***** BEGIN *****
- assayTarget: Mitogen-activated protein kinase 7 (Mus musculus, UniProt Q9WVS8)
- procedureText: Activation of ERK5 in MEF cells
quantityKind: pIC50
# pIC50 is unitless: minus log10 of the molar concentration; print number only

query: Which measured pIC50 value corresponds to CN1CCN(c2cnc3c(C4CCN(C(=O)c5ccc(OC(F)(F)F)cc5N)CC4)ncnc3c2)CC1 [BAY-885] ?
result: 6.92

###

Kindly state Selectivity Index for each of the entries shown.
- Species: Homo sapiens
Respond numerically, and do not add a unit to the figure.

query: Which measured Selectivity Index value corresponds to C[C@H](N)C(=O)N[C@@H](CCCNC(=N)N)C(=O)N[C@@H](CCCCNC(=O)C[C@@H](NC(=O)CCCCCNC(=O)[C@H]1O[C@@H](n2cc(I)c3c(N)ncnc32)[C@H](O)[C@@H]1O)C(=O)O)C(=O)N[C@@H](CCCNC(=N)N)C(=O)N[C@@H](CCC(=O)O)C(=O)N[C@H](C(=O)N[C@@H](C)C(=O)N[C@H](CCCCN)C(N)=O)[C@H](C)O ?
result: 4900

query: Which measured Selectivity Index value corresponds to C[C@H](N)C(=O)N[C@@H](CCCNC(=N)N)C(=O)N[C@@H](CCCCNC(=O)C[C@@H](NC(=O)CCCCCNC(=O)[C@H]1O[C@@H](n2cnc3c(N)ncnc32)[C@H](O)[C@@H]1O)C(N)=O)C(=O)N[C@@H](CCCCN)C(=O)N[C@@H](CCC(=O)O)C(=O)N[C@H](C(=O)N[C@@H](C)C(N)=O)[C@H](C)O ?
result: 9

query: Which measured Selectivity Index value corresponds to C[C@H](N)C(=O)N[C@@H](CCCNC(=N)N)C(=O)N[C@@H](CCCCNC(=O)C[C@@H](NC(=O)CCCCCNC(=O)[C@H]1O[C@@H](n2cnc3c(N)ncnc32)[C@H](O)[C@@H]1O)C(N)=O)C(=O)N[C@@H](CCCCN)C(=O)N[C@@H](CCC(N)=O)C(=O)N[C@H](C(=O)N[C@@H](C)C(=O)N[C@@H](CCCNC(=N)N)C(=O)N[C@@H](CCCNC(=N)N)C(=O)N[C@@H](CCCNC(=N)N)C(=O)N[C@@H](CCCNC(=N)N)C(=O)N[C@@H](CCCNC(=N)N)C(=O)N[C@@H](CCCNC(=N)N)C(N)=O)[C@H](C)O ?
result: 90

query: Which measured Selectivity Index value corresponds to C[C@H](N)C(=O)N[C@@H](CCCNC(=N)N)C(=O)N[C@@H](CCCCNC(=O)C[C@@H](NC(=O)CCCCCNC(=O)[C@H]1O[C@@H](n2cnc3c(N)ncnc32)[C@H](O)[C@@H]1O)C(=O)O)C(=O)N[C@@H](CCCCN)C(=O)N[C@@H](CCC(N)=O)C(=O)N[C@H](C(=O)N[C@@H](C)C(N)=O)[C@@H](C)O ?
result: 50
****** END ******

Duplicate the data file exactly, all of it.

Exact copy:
- assayTarget: Mitogen-activated protein kinase 7 (Mus musculus, UniProt Q9WVS8)
- procedureText: Activation of ERK5 in MEF cells
quantityKind: pIC50
# pIC50 is unitless: minus log10 of the molar concentration; print number only

query: Which measured pIC50 value corresponds to CN1CCN(c2cnc3c(C4CCN(C(=O)c5ccc(OC(F)(F)F)cc5N)CC4)ncnc3c2)CC1 [BAY-885] ?
result: 6.92

###

Kindly state Selectivity Index for each of the entries shown.
- Species: Homo sapiens
Respond numerically, and do not add a unit to the figure.

query: Which measured Selectivity Index value corresponds to C[C@H](N)C(=O)N[C@@H](CCCNC(=N)N)C(=O)N[C@@H](CCCCNC(=O)C[C@@H](NC(=O)CCCCCNC(=O)[C@H]1O[C@@H](n2cc(I)c3c(N)ncnc32)[C@H](O)[C@@H]1O)C(=O)O)C(=O)N[C@@H](CCCNC(=N)N)C(=O)N[C@@H](CCC(=O)O)C(=O)N[C@H](C(=O)N[C@@H](C)C(=O)N[C@H](CCCCN)C(N)=O)[C@H](C)O ?
result: 4900

query: Which measured Selectivity Index value corresponds to C[C@H](N)C(=O)N[C@@H](CCCNC(=N)N)C(=O)N[C@@H](CCCCNC(=O)C[C@@H](NC(=O)CCCCCNC(=O)[C@H]1O[C@@H](n2cnc3c(N)ncnc32)[C@H](O)[C@@H]1O)C(N)=O)C(=O)N[C@@H](CCCCN)C(=O)N[C@@H](CCC(=O)O)C(=O)N[C@H](C(=O)N[C@@H](C)C(N)=O)[C@H](C)O ?
result: 9

query: Which measured Selectivity Index value corresponds to C[C@H](N)C(=O)N[C@@H](CCCNC(=N)N)C(=O)N[C@@H](CCCCNC(=O)C[C@@H](NC(=O)CCCCCNC(=O)[C@H]1O[C@@H](n2cnc3c(N)ncnc32)[C@H](O)[C@@H]1O)C(N)=O)C(=O)N[C@@H](CCCCN)C(=O)N[C@@H](CCC(N)=O)C(=O)N[C@H](C(=O)N[C@@H](C)C(=O)N[C@@H](CCCNC(=N)N)C(=O)N[C@@H](CCCNC(=N)N)C(=O)N[C@@H](CCCNC(=N)N)C(=O)N[C@@H](CCCNC(=N)N)C(=O)N[C@@H](CCCNC(=N)N)C(=O)N[C@@H](CCCNC(=N)N)C(N)=O)[C@H](C)O ?
result: 90

query: Which measured Selectivity Index value corresponds to C[C@H](N)C(=O)N[C@@H](CCCNC(=N)N)C(=O)N[C@@H](CCCCNC(=O)C[C@@H](NC(=O)CCCCCNC(=O)[C@H]1O[C@@H](n2cnc3c(N)ncnc32)[C@H](O)[C@@H]1O)C(=O)O)C(=O)N[C@@H](CCCCN)C(=O)N[C@@H](CCC(N)=O)C(=O)N[C@H](C(=O)N[C@@H](C)C(N)=O)[C@@H](C)O ?
result: 50